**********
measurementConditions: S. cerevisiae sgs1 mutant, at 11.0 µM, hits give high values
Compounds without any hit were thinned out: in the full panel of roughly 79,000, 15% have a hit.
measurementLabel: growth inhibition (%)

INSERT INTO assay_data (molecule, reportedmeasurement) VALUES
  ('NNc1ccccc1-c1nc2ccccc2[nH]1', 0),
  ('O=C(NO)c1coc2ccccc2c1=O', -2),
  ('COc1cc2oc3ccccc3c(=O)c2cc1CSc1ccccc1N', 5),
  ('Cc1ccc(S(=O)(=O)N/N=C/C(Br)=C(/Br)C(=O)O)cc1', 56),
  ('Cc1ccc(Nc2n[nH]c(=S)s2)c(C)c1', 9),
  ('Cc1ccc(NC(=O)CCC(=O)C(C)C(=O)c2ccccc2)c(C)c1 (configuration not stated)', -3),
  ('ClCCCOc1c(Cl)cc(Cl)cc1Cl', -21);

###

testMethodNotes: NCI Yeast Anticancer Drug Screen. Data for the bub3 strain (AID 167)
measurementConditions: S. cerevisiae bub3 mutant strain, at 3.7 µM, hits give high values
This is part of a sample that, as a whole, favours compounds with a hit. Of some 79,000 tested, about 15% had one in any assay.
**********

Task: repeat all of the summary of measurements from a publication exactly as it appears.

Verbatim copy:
measurementConditions: S. cerevisiae sgs1 mutant, at 11.0 µM, hits give high values
Compounds without any hit were thinned out: in the full panel of roughly 79,000, 15% have a hit.
measurementLabel: growth inhibition (%)

INSERT INTO assay_data (molecule, reportedmeasurement) VALUES
  ('NNc1ccccc1-c1nc2ccccc2[nH]1', 0),
  ('O=C(NO)c1coc2ccccc2c1=O', -2),
  ('COc1cc2oc3ccccc3c(=O)c2cc1CSc1ccccc1N', 5),
  ('Cc1ccc(S(=O)(=O)N/N=C/C(Br)=C(/Br)C(=O)O)cc1', 56),
  ('Cc1ccc(Nc2n[nH]c(=S)s2)c(C)c1', 9),
  ('Cc1ccc(NC(=O)CCC(=O)C(C)C(=O)c2ccccc2)c(C)c1 (configuration not stated)', -3),
  ('ClCCCOc1c(Cl)cc(Cl)cc1Cl', -21);

###

testMethodNotes: NCI Yeast Anticancer Drug Screen. Data for the bub3 strain (AID 167)
measurementConditions: S. cerevisiae bub3 mutant strain, at 3.7 µM, hits give high values
This is part of a sample that, as a whole, favours compounds with a hit. Of some 79,000 tested, about 15% had one in any assay.